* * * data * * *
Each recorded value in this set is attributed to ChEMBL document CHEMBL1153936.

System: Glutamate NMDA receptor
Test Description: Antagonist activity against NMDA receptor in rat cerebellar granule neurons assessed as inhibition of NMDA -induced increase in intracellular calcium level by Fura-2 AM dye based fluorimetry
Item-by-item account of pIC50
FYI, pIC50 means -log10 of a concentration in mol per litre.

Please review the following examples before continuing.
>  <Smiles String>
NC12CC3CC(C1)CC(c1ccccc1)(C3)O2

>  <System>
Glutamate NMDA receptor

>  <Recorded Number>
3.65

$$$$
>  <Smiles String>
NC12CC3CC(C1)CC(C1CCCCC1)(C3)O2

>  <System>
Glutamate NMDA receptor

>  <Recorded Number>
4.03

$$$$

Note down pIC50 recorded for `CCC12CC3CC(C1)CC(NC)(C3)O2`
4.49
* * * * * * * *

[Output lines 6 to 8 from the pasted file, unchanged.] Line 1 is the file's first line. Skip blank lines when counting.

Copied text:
Please review the following examples before continuing.
>  <Smiles String>
NC12CC3CC(C1)CC(c1ccccc1)(C3)O2